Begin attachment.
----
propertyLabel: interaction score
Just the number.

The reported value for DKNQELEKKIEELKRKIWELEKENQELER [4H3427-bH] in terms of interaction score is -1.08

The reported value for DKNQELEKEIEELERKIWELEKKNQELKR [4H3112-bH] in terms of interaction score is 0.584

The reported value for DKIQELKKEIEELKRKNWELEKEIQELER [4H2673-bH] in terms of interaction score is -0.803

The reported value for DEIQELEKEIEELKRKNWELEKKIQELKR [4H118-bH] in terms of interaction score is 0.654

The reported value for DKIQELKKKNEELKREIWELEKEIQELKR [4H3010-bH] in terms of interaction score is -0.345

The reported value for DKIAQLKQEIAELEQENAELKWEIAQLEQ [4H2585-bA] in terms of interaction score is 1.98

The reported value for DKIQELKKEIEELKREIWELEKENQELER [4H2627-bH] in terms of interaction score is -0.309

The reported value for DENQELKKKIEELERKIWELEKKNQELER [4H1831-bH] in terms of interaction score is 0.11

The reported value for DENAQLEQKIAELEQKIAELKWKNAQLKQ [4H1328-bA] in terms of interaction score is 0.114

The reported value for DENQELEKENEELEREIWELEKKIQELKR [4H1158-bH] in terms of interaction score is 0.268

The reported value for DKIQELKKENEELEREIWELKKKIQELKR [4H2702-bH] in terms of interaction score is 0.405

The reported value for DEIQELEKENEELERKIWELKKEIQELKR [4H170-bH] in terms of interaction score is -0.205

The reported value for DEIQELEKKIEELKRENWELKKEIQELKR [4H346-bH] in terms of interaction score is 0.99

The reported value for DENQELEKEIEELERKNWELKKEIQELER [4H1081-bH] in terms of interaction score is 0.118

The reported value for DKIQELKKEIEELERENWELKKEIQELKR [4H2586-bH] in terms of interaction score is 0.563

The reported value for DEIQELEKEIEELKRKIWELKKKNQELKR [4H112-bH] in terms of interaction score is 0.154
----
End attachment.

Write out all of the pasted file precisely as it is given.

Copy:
propertyLabel: interaction score
Just the number.

The reported value for DKNQELEKKIEELKRKIWELEKENQELER [4H3427-bH] in terms of interaction score is -1.08

The reported value for DKNQELEKEIEELERKIWELEKKNQELKR [4H3112-bH] in terms of interaction score is 0.584

The reported value for DKIQELKKEIEELKRKNWELEKEIQELER [4H2673-bH] in terms of interaction score is -0.803

The reported value for DEIQELEKEIEELKRKNWELEKKIQELKR [4H118-bH] in terms of interaction score is 0.654

The reported value for DKIQELKKKNEELKREIWELEKEIQELKR [4H3010-bH] in terms of interaction score is -0.345

The reported value for DKIAQLKQEIAELEQENAELKWEIAQLEQ [4H2585-bA] in terms of interaction score is 1.98

The reported value for DKIQELKKEIEELKREIWELEKENQELER [4H2627-bH] in terms of interaction score is -0.309

The reported value for DENQELKKKIEELERKIWELEKKNQELER [4H1831-bH] in terms of interaction score is 0.11

The reported value for DENAQLEQKIAELEQKIAELKWKNAQLKQ [4H1328-bA] in terms of interaction score is 0.114

The reported value for DENQELEKENEELEREIWELEKKIQELKR [4H1158-bH] in terms of interaction score is 0.268

The reported value for DKIQELKKENEELEREIWELKKKIQELKR [4H2702-bH] in terms of interaction score is 0.405

The reported value for DEIQELEKENEELERKIWELKKEIQELKR [4H170-bH] in terms of interaction score is -0.205

The reported value for DEIQELEKKIEELKRENWELKKEIQELKR [4H346-bH] in terms of interaction score is 0.99

The reported value for DENQELEKEIEELERKNWELKKEIQELER [4H1081-bH] in terms of interaction score is 0.118

The reported value for DKIQELKKEIEELERENWELKKEIQELKR [4H2586-bH] in terms of interaction score is 0.563

The reported value for DEIQELEKEIEELKRKIWELKKKNQELKR [4H112-bH] in terms of interaction score is 0.154